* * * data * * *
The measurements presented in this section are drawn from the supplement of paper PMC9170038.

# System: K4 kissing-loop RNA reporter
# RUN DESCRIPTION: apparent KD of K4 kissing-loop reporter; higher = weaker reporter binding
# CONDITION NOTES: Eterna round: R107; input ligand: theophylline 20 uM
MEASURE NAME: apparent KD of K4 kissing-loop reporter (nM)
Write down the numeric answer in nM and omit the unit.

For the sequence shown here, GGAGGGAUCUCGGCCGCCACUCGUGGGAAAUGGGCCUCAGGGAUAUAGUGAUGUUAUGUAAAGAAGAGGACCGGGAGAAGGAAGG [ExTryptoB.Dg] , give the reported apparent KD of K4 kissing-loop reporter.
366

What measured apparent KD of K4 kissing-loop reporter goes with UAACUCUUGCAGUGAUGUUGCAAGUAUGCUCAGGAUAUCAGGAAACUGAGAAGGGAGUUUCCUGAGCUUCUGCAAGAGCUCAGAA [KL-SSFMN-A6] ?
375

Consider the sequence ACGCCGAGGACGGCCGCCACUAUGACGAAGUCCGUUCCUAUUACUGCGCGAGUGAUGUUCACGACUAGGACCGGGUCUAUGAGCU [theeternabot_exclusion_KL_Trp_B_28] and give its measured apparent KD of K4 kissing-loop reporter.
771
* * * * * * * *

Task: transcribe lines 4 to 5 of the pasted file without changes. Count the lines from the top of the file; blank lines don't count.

# CONDITION NOTES: Eterna round: R107; input ligand: theophylline 20 uM
MEASURE NAME: apparent KD of K4 kissing-loop reporter (nM)